Did you Know?
  • Feeding on shrubs, the Spiny-tailed Lizard never drinks water and is capable of changing colour with body temperature, turning from black to white or yellow as the lizard warms up

A preliminary survey of flower visiting by aculeate wasps and bees in the Dubai Desert Conservation Reserve, UAE

Sarah Kathleen Gess1, Peter Alexander Roosenschoon2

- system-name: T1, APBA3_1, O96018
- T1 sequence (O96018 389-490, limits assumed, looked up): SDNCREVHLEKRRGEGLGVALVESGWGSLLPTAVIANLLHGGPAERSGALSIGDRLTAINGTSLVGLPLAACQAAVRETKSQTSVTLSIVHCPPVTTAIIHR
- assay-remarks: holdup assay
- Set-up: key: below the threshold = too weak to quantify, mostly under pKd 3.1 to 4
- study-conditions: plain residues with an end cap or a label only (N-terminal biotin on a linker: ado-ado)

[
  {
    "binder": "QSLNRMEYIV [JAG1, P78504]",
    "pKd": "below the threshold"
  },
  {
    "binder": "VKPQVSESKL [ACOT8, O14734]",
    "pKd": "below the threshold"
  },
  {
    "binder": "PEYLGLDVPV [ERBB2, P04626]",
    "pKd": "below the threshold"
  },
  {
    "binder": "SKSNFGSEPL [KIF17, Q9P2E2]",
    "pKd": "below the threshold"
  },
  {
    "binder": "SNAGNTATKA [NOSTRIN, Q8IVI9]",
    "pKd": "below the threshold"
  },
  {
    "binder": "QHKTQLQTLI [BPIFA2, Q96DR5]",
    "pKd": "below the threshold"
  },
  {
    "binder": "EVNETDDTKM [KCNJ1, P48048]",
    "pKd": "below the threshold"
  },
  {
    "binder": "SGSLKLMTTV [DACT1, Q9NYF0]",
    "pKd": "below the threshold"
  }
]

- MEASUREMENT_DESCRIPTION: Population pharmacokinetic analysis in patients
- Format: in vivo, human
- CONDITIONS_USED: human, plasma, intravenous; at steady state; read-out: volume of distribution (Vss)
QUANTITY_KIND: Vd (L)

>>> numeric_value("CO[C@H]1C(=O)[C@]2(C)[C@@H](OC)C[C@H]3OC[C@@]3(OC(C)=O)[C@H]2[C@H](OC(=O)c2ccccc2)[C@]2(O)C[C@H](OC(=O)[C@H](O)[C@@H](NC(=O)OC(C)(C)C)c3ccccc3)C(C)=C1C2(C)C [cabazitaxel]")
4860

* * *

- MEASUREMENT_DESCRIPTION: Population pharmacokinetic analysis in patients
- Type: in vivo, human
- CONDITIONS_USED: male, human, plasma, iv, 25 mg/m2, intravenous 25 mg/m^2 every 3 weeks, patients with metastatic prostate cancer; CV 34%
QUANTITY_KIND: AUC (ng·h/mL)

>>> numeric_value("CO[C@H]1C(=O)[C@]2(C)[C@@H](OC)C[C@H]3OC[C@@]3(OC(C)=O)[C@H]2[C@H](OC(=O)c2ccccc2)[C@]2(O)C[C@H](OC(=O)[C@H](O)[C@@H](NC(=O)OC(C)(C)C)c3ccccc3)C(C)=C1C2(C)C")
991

The present contribution is a first brief attempt to give an overview of flower visiting by aculeate wasps and bees in the Dubai Desert Conservation Reserve (DDCR), and as far as has been established the first of its kind for the United Arab Emirates. Seventeen sites within the reserve were well sampled and, in order to see the reserve in relation to its position in the peninsula, two one day transects were undertaken, one of brief sampling at six sites east from the reserve to the coast at Khor Kalba and the other of brief sampling at five sites west from the reserve to the coast in the marine reserve of the Emirates Marine Environmental Group (EMEC). Flower visitors were observed and sampled on 21 species of plants within the DDCR and on two additional species east of the DDCR and two west of the DDCR. Fifty-one species of aculeate wasps and 27 species of bees were recorded. Of the wasps, 34 species were from the DDCR and the ad¬ditional 15 from transects east and west of the Reserve. Of the bees, 23 species were from the DDCR and the additional two from transects east and west of the Reserve. Flower sampling yielded flower visiting records for 39 species of aculeate wasps and 23 species of bees. Although this preliminary survey of flower visiting by wasps and bees in the DDCR was conducted over a limited period of time, during a dry spring, following seven dry years, it has provided sufficient data to draw some general conclusions: most of the plants attract visits from a complex of both wasps and bees; the flowers of some plants attract a wide range of wasps and bees but there were no flowers that were attractive to all available wasps and bees at any one site; very few species of the wasps and bees encountered were specialists; and the plants on which these specialist wasps and bees were dependent were not themselves dependent on these species for pollination.